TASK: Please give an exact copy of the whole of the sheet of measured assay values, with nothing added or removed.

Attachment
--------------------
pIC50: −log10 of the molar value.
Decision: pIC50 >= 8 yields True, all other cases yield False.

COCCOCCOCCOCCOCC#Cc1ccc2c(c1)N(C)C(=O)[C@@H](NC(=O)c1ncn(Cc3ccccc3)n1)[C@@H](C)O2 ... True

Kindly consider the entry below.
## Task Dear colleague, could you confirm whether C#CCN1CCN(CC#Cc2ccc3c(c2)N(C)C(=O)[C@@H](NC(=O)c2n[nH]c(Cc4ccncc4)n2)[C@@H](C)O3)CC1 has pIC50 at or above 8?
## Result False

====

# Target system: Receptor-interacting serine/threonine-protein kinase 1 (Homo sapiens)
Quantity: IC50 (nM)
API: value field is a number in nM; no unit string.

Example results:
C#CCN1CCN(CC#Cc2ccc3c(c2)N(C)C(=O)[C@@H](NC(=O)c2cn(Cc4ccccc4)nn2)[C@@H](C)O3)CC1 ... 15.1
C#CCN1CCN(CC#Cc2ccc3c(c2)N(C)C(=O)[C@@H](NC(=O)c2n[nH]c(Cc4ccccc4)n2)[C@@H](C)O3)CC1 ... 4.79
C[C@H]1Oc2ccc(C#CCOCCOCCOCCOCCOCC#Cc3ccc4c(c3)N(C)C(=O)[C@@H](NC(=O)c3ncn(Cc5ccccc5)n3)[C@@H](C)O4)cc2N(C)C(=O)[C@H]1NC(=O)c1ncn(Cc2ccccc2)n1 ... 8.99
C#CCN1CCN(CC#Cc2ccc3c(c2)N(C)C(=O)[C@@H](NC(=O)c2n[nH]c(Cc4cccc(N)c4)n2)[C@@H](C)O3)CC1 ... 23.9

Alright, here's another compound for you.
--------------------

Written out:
pIC50: −log10 of the molar value.
Decision: pIC50 >= 8 yields True, all other cases yield False.

COCCOCCOCCOCCOCC#Cc1ccc2c(c1)N(C)C(=O)[C@@H](NC(=O)c1ncn(Cc3ccccc3)n1)[C@@H](C)O2 ... True

Kindly consider the entry below.
## Task Dear colleague, could you confirm whether C#CCN1CCN(CC#Cc2ccc3c(c2)N(C)C(=O)[C@@H](NC(=O)c2n[nH]c(Cc4ccncc4)n2)[C@@H](C)O3)CC1 has pIC50 at or above 8?
## Result False

====

# Target system: Receptor-interacting serine/threonine-protein kinase 1 (Homo sapiens)
Quantity: IC50 (nM)
API: value field is a number in nM; no unit string.

Example results:
C#CCN1CCN(CC#Cc2ccc3c(c2)N(C)C(=O)[C@@H](NC(=O)c2cn(Cc4ccccc4)nn2)[C@@H](C)O3)CC1 ... 15.1
C#CCN1CCN(CC#Cc2ccc3c(c2)N(C)C(=O)[C@@H](NC(=O)c2n[nH]c(Cc4ccccc4)n2)[C@@H](C)O3)CC1 ... 4.79
C[C@H]1Oc2ccc(C#CCOCCOCCOCCOCCOCC#Cc3ccc4c(c3)N(C)C(=O)[C@@H](NC(=O)c3ncn(Cc5ccccc5)n3)[C@@H](C)O4)cc2N(C)C(=O)[C@H]1NC(=O)c1ncn(Cc2ccccc2)n1 ... 8.99
C#CCN1CCN(CC#Cc2ccc3c(c2)N(C)C(=O)[C@@H](NC(=O)c2n[nH]c(Cc4cccc(N)c4)n2)[C@@H](C)O3)CC1 ... 23.9

Alright, here's another compound for you.